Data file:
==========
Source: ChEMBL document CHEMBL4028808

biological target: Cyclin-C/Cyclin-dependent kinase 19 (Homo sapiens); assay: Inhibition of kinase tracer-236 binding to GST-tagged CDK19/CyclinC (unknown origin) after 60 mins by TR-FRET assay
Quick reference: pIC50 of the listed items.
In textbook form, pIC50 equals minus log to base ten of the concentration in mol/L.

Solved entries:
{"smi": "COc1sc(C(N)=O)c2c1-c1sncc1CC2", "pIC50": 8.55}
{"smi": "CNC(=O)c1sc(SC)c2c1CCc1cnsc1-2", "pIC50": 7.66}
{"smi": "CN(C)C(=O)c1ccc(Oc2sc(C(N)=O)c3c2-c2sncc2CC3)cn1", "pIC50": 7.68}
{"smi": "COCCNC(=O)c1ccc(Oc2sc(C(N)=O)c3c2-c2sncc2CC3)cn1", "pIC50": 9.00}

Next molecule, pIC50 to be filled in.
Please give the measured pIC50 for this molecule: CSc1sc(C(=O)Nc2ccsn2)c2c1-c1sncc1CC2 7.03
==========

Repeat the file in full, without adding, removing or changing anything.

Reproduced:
Source: ChEMBL document CHEMBL4028808

biological target: Cyclin-C/Cyclin-dependent kinase 19 (Homo sapiens); assay: Inhibition of kinase tracer-236 binding to GST-tagged CDK19/CyclinC (unknown origin) after 60 mins by TR-FRET assay
Quick reference: pIC50 of the listed items.
In textbook form, pIC50 equals minus log to base ten of the concentration in mol/L.

Solved entries:
{"smi": "COc1sc(C(N)=O)c2c1-c1sncc1CC2", "pIC50": 8.55}
{"smi": "CNC(=O)c1sc(SC)c2c1CCc1cnsc1-2", "pIC50": 7.66}
{"smi": "CN(C)C(=O)c1ccc(Oc2sc(C(N)=O)c3c2-c2sncc2CC3)cn1", "pIC50": 7.68}
{"smi": "COCCNC(=O)c1ccc(Oc2sc(C(N)=O)c3c2-c2sncc2CC3)cn1", "pIC50": 9.00}

Next molecule, pIC50 to be filled in.
Please give the measured pIC50 for this molecule: CSc1sc(C(=O)Nc2ccsn2)c2c1-c1sncc1CC2 7.03